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Real estate professionals that find their work to be depressed may find some consolation in a new study that determined their industry is, indeed, a very depressing place to work.
According to a study published in the medical journal Social Psychiatry and Psychiatric Epidemiology, real estate-related professionals have the second highest rate of occupational depression, topped only by public transit system workers. Social workers came in third place. The study identified depression-inducing work was mostly performed by those who “require frequent or difficult interactions with the public of clients, and have high levels of stress and low levels of physical activity.”
At the far side of the spectrum, jobs that brought about the least amount of depression involved duties that required physical activity and/or outdoors labor.
However, Dr. John Grohol, founder and CEO of the Psych Central blog, pointed out that the study might be skewered based on where the research took place. The researchers studied the insurance claims data covering more than 214,000 people in western Pennsylvania (including Pittsburgh) during the years 2002-2005, and it covered a broader definition of depression to include bipolar disorder diagnoses and medical treatments where depression was the secondary and not the primary focus of the treatment.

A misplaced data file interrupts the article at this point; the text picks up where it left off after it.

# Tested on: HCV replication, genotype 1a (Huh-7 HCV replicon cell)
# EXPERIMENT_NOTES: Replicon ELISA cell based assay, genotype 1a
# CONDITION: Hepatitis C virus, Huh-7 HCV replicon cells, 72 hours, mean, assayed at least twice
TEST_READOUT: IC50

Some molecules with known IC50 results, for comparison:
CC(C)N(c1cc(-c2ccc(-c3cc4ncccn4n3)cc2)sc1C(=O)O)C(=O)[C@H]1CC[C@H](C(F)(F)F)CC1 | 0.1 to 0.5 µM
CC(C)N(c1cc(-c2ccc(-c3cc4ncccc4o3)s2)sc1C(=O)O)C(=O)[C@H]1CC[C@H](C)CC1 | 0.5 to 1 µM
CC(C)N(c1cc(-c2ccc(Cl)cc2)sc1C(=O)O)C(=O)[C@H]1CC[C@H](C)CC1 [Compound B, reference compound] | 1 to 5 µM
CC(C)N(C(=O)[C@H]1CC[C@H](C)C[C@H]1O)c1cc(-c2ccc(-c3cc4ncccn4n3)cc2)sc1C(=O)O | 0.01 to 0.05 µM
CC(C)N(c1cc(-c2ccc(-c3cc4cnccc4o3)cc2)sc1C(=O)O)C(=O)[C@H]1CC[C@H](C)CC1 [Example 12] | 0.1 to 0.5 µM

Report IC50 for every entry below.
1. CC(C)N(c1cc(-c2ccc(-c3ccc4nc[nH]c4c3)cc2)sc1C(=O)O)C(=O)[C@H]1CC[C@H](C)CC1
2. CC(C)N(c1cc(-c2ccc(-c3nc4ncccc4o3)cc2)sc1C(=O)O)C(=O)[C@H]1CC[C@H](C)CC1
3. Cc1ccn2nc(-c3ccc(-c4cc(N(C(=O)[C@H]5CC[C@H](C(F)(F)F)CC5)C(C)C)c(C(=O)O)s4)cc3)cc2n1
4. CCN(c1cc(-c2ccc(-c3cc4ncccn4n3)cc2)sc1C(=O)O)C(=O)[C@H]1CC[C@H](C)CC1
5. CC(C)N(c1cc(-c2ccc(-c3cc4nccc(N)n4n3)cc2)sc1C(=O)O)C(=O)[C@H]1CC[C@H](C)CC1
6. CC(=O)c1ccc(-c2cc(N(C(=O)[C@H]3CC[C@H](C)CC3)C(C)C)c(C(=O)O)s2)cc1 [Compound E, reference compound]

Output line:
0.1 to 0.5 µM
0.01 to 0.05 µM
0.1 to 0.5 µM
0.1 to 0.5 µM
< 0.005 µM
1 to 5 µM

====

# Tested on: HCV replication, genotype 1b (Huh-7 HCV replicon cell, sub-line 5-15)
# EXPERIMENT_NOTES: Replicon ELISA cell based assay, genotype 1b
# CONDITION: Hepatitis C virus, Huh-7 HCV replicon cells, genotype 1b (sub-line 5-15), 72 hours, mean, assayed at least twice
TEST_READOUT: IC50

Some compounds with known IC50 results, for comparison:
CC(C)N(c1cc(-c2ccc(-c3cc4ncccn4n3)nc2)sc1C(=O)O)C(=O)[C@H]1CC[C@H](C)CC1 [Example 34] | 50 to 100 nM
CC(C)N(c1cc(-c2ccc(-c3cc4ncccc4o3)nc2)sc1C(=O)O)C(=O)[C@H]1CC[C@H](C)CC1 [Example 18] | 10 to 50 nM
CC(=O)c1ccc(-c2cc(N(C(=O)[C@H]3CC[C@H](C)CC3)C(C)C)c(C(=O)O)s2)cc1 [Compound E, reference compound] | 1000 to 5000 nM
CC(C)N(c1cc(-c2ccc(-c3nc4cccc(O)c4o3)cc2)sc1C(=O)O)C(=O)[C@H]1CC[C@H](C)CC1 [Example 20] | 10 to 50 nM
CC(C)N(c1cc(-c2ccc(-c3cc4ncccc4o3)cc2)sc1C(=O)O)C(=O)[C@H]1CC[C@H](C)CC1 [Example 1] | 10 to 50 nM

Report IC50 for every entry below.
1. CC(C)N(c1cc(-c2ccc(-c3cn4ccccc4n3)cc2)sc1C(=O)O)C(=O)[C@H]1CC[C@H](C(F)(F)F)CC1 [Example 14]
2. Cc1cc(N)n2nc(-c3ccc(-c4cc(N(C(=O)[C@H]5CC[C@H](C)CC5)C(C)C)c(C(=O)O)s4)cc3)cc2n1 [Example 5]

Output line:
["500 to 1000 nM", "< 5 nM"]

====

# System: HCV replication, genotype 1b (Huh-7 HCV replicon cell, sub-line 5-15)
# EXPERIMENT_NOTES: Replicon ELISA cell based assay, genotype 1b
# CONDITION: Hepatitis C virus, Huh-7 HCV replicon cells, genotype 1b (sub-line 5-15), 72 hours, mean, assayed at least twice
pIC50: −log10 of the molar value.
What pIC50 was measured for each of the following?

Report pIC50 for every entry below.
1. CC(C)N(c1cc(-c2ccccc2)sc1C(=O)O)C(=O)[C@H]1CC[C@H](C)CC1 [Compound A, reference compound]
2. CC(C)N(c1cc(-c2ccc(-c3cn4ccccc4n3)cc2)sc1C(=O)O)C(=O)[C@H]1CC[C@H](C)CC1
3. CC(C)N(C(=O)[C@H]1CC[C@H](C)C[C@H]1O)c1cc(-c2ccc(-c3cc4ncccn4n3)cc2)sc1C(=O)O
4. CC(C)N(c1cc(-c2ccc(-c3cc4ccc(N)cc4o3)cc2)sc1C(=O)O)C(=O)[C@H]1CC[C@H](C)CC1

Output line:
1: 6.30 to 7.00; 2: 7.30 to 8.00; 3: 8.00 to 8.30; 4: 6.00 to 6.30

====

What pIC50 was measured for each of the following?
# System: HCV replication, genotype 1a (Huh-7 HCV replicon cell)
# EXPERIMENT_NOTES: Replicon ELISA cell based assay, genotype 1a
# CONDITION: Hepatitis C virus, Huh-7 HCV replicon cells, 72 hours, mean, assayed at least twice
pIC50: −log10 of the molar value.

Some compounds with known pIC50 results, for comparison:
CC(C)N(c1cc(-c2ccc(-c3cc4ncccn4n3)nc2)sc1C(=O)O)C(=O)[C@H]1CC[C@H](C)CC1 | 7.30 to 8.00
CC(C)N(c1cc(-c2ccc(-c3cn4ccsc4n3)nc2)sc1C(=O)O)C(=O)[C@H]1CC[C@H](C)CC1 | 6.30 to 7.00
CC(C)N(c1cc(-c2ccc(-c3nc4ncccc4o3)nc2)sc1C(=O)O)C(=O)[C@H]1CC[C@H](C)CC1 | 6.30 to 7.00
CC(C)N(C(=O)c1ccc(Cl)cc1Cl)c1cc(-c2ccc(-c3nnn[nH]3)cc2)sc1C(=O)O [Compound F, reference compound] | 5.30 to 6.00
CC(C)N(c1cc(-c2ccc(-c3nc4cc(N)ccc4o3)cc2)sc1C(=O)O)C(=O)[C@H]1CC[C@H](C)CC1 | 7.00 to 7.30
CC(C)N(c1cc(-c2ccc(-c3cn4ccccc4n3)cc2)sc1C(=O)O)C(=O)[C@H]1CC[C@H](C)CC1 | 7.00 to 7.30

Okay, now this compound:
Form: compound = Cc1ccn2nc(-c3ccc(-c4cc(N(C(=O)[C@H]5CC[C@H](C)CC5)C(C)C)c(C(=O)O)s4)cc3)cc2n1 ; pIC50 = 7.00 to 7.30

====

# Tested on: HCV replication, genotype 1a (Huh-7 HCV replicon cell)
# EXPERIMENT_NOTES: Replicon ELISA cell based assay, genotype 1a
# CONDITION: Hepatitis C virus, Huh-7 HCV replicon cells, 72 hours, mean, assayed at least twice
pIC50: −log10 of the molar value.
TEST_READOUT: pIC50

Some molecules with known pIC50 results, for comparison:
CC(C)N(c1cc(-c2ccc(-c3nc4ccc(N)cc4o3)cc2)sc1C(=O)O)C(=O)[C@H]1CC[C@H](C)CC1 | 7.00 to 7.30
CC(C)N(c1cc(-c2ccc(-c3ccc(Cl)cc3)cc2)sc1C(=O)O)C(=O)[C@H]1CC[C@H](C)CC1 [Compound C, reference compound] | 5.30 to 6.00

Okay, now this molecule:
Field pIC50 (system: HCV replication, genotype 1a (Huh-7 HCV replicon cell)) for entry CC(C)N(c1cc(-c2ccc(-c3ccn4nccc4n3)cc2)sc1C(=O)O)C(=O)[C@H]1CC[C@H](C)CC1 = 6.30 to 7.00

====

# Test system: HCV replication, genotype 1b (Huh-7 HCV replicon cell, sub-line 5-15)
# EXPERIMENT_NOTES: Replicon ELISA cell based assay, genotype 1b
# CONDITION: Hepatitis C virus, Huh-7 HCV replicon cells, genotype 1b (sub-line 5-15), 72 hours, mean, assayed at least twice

“There are, of course, a few limitations to the study,” Dr. Grohol stated. “Examining insurance claims data may give us a biased sample, since people who never seek out treatment for depression aren’t included in the dataset. This is a potentially huge issue, since previous research has shown that most people don’t seek treatment for depression. The data also were drawn from just one small geographic region in the U.S. and may not generalize to other regions.”